We’re in a time of immense change. Everything we knew is no longer… and it’s not over. With winter comes death, letting go of anything certain and a kind of transformation different from any other season.
If anyone knows about the cycles of change, it’s Persephone. In Greek mythology Persephone is both floral maiden and Queen of the Underworld. She knows the cycles of death and rebirth, the changing of the seasons and she finds beauty and purpose in it all, especially in the darkness of winter.
She spends her time during fall and winter in the Underworld with her love, Hades. She is Queen there, bringing her sweetness to a place of darkness and death. It’s there that she finds love, in her consort, Hades. It’s there she finds purpose, guiding lost souls. It’s there she finds herself, the fullness of her, her sexuality, her darkness, her fierce Queen.
When Persephone returns back home in the spring and summer, her mother, Demeter, goddess of the harvest, allows the crops to grow once again. She mourns the loss of her daughter each fall and winter, and thus all the crops die. So Persephone gets to experience the beauty of spring, everything coming back to life just in time for her arrival. There’s a magic to spring, an excitement of new life. It’s rejuvenating to her soul.
Persephone loves both, the warmth and radiance of the earth and the depths and mystery of the Underworld. She doesn’t fear the darkness, or death, instead she finds her home there and her deepest truest self.
We’re moving from fall to winter. No matter where you are in the world, we’re entering collectively, the quiet, solitude of winter. With fall we have death. The leaves turn to shades of amber, crimson red and gold, as they prepare to fall away. There’s a business to fall, the movement of change.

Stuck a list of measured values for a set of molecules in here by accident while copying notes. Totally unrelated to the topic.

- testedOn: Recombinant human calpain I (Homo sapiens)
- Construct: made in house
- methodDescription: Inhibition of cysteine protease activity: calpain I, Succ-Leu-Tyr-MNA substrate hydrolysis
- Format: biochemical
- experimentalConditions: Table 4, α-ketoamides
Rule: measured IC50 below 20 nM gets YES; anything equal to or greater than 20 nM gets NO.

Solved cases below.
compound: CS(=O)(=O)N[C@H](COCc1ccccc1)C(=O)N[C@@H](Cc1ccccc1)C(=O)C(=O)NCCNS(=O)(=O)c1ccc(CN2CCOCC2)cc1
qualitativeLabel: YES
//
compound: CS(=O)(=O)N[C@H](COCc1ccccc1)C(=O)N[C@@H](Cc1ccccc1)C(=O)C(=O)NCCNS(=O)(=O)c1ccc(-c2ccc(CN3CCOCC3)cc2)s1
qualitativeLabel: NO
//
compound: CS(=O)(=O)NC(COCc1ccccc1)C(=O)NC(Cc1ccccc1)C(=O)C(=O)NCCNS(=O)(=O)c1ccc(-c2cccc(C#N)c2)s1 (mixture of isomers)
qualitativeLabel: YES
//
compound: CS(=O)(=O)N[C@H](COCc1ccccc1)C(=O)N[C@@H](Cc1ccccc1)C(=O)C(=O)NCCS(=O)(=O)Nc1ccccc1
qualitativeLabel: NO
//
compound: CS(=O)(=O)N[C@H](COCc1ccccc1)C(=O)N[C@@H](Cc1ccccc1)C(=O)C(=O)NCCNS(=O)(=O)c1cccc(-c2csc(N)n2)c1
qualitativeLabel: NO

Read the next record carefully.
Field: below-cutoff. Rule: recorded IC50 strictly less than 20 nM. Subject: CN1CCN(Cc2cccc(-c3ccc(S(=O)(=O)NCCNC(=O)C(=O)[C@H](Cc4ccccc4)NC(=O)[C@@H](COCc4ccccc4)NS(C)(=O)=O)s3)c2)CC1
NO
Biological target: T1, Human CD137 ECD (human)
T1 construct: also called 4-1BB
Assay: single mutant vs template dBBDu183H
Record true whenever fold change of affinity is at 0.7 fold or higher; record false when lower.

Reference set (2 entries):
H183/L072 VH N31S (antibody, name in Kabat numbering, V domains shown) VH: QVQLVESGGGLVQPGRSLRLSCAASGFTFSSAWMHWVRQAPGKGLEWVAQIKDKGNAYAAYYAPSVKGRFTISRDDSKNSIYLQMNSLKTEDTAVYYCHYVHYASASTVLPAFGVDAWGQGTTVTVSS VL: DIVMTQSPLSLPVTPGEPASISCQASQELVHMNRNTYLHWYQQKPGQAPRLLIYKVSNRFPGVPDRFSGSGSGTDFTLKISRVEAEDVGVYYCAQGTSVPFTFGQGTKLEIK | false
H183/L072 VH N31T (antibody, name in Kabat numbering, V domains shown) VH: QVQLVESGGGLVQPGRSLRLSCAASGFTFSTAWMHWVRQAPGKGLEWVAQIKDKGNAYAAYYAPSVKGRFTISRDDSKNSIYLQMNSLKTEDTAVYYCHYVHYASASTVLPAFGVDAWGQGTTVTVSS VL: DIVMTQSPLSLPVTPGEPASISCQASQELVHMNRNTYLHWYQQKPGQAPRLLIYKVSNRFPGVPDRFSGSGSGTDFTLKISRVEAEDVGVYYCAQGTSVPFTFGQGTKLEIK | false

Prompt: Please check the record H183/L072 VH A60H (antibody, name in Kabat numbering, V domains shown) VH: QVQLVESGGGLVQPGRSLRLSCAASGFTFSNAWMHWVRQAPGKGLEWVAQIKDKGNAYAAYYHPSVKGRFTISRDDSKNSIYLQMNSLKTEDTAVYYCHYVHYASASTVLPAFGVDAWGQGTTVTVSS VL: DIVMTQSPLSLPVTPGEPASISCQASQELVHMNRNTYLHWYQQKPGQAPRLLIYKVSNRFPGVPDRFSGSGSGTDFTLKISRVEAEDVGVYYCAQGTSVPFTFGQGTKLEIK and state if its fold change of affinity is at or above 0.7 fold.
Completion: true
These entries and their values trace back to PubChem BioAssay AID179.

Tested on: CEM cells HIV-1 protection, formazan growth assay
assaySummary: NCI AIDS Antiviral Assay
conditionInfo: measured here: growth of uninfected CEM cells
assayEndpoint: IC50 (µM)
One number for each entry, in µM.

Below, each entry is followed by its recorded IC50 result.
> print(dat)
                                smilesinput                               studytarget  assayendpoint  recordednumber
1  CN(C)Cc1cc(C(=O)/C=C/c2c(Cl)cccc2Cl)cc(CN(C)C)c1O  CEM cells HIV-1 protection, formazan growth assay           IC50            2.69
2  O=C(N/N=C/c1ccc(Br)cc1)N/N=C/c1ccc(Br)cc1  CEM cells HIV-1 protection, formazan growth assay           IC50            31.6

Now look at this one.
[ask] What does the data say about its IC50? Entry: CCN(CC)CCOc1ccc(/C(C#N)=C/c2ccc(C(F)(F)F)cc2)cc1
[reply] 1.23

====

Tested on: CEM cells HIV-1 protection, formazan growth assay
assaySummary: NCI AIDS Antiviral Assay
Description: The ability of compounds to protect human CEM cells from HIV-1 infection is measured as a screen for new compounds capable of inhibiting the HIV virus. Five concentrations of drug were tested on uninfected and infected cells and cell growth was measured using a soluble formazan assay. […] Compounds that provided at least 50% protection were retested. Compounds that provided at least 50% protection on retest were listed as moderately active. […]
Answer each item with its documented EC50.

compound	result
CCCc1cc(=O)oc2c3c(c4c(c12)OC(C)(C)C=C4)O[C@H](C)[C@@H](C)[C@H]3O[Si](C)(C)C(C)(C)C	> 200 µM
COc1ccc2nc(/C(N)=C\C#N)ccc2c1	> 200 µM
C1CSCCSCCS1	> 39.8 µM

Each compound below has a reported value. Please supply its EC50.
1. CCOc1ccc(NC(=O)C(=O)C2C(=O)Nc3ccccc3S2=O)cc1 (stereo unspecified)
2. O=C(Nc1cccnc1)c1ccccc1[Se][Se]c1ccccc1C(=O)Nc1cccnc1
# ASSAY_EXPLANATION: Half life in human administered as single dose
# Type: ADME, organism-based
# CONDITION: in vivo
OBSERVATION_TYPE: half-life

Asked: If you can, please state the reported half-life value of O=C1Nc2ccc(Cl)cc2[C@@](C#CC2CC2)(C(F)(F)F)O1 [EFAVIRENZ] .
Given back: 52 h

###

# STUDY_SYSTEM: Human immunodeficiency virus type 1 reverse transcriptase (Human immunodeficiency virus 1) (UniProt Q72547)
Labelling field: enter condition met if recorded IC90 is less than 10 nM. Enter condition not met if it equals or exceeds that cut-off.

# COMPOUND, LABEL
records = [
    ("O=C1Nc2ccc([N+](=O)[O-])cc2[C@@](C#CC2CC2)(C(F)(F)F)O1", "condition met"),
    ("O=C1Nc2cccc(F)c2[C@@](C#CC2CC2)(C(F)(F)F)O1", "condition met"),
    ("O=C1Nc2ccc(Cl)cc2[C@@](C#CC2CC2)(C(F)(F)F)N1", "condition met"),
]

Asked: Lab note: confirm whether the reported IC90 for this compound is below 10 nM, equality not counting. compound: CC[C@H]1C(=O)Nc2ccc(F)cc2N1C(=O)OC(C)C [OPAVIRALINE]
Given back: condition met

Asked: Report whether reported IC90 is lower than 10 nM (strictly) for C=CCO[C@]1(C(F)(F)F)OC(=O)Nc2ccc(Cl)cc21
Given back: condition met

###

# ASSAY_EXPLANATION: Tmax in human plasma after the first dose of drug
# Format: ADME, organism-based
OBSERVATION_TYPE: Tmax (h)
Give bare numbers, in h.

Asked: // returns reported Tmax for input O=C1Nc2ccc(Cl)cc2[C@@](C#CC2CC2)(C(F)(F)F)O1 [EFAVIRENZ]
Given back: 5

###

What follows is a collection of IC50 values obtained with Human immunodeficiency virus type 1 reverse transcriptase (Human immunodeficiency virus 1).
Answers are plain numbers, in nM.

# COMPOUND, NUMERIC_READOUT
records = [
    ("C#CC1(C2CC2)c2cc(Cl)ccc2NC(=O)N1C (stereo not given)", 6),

But in winter, all is still. It’s true death, true rest. Everything slows down, all energy is conserved, in order to survive the cold winter. And what happens in the winter is just important as any other season. For trees, cell membranes change becoming more pliable, sugar acts like antifreeze and the tree gets to work, preserving its inner most core. It may appear dead, without its leaves or any sign of life, but inside, it’s very much alive.
The focus is inward, deep within its trunk and roots. The parts you can’t see. It’s the equivalent of our subconscious. The underground parts deep beneath the surface, just waiting for us to uncover them.
As we move into winter, rather than fear the death and isolation, the call is to embrace it. To use this time to go into our own root system and explore all that is there. The hidden, the dormant parts of ourselves waiting to be awakened. It’s where the real beauty lies. We fear it because uncovering these dormant parts of self changes everything. We can no longer settle for the mediocre job, the wrong relationship, the surface level interactions. And awakening that part of Self, has the potential to change everything.
“Once the soul awakens, the search begins and you can never go back. From then on, you are inflamed with a special longing that will never again let you linger in the lowlands of complacency and partial fulfillment.”
— John O’Donohue
As we enter this winter and death is all around us, we’re being asked to look at our relationship to death. Death is tragic and scary, it’s the greatest loss we can experience in this human life. The pain and grief it causes is very much a part of this life, to feel all of it is part of our human experience. But to the Soul, death is just another part of the vast journey, which our human minds will never be able to fully comprehend. It’s my belief that the inner most part of ourselves, our Soul, never dies.
It’s in winter, in the still quiet void of nothingness, that our Soul is most alive, asking for us to listen, to trust, and begin to know this truest part of Self.